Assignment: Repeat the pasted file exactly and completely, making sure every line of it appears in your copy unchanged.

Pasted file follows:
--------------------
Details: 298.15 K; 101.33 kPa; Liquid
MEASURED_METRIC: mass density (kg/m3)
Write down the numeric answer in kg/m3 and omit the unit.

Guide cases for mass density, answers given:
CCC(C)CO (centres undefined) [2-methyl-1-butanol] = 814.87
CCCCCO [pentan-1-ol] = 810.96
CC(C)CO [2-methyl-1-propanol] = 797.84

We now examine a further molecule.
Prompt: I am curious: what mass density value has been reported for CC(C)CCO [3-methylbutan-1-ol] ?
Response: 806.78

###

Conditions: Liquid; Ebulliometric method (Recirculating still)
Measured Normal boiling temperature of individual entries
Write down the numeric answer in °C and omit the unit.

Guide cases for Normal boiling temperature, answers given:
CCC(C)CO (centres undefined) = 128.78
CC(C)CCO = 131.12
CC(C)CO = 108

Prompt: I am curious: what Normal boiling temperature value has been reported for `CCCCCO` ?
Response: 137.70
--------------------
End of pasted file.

Details: 298.15 K; 101.33 kPa; Liquid
MEASURED_METRIC: mass density (kg/m3)
Write down the numeric answer in kg/m3 and omit the unit.

Guide cases for mass density, answers given:
CCC(C)CO (centres undefined) [2-methyl-1-butanol] = 814.87
CCCCCO [pentan-1-ol] = 810.96
CC(C)CO [2-methyl-1-propanol] = 797.84

We now examine a further molecule.
Prompt: I am curious: what mass density value has been reported for CC(C)CCO [3-methylbutan-1-ol] ?
Response: 806.78

###

Conditions: Liquid; Ebulliometric method (Recirculating still)
Measured Normal boiling temperature of individual entries
Write down the numeric answer in °C and omit the unit.

Guide cases for Normal boiling temperature, answers given:
CCC(C)CO (centres undefined) = 128.78
CC(C)CCO = 131.12
CC(C)CO = 108

Prompt: I am curious: what Normal boiling temperature value has been reported for `CCCCCO` ?
Response: 137.70